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This mess makes you long to revisit Redford's "Ordinary People"
This wretched psychodrama uses every shabby device in the book to wheedle attention and sympathy from us for its characters, who, with one exception, are not worthy of any notice at all, let alone two precious hours of filmgoers' time.
As in Robert Redford's "Ordinary People" (a superb film that, in comparison, clearly shows up the vacuity of "Heroes"), a late teenage boy has died, leaving his family in the throes of bereavement. In this case, the death was a suicide, an event that nearly always poisons the emotional well of the survivors in a particularly corrosive way. We follow these people over the next 8 or 9 months.
The father (Jeff Daniels) becomes a withdrawn, virtually mute, usually drunken stiff who secretly takes leave from his job for months, sits instead on a park bench all day, and insists on setting a full plate of food at the deceased son's place for every meal. He treats everyone else in the family with unerring nastiness. He sees his doctor regularly but the issue of therapeutic intervention in his obviously dysfunctional state never comes up.
The mother (Sigourney Weaver) yells at the neighbor woman, among others, gets busted when she stupidly tries to buy "marijuana" (her term) at a head shop (what adult in reality would ever try such a dumb stunt?), and, near the end, swoons into coma with a lung condition that everyone in the theater assumes is cancer (she's a heavy smoker). Ms. Weaver has a few flip lines but generally behaves too unintelligently to merit much empathy.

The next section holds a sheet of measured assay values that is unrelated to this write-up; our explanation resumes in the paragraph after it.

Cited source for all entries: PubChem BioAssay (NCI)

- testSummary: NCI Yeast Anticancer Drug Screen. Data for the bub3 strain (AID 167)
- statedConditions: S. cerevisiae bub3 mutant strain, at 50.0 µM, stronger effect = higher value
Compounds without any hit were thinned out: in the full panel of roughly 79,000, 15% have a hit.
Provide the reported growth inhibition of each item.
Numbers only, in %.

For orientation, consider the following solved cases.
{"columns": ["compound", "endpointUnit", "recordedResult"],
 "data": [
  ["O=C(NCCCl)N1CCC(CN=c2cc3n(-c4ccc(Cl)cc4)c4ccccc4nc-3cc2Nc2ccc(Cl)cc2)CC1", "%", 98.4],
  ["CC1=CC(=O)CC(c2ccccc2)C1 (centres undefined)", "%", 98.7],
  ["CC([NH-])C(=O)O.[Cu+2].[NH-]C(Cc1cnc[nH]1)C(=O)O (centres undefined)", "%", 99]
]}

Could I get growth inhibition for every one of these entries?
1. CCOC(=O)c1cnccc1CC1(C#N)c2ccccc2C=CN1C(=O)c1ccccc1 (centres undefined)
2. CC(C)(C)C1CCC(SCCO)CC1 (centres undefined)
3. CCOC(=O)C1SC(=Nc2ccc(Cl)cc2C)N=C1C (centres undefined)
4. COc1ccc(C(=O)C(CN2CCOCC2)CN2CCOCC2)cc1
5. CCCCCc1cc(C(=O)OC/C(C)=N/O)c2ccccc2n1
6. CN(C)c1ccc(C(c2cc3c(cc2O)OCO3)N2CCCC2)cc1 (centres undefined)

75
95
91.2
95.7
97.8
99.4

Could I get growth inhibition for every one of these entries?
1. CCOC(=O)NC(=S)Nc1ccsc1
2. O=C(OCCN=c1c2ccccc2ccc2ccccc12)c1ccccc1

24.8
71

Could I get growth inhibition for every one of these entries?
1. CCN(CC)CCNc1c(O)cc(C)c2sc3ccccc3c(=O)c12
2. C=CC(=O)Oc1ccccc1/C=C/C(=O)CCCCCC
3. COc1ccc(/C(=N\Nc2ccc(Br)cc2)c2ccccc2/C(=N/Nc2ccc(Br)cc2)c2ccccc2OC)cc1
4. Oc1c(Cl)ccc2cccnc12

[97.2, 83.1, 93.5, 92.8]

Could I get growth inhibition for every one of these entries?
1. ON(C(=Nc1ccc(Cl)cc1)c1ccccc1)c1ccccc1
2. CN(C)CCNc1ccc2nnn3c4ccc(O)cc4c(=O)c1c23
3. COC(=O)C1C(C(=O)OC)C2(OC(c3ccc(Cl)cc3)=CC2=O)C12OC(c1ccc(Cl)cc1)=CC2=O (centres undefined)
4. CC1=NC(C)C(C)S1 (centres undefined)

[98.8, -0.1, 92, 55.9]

It's not that there aren't people out there who behave in these silly ways when severely stressful circumstances arise. But why make a film of such drivel? What can anyone learn from this pair's conduct?
The deceased's older sister (Michelle Williams) is away at college and all too happy to distance herself from the family zoo. The younger brother (played by Emile Hirsch) is the only credible member of the family. His suffering is genuine, its causes multifold, and his conduct is coherent within the circumstances. But Hirsch's character is too soft spoken, too morose and beaten down, to carry the movie. The other bit players, subtexts and cutesy, unreal dialogue don't help.
The suicide theme is echoed in an almost nonchalant manner in the case of two other minor characters. So what is the writer-director, Dan Harris, trying to say about this subject? That it isn't a serious matter? Why Jeff Daniels agreed to play the sap of a father as written in this screenplay is something only his therapist might possibly be able to answer. Avoid this dog. Instead rent Redford's classic. My rating: 4/10 (C-). (Seen on 2/17/05). If you'd like to read more of my reviews, send me a message for directions to my websites.
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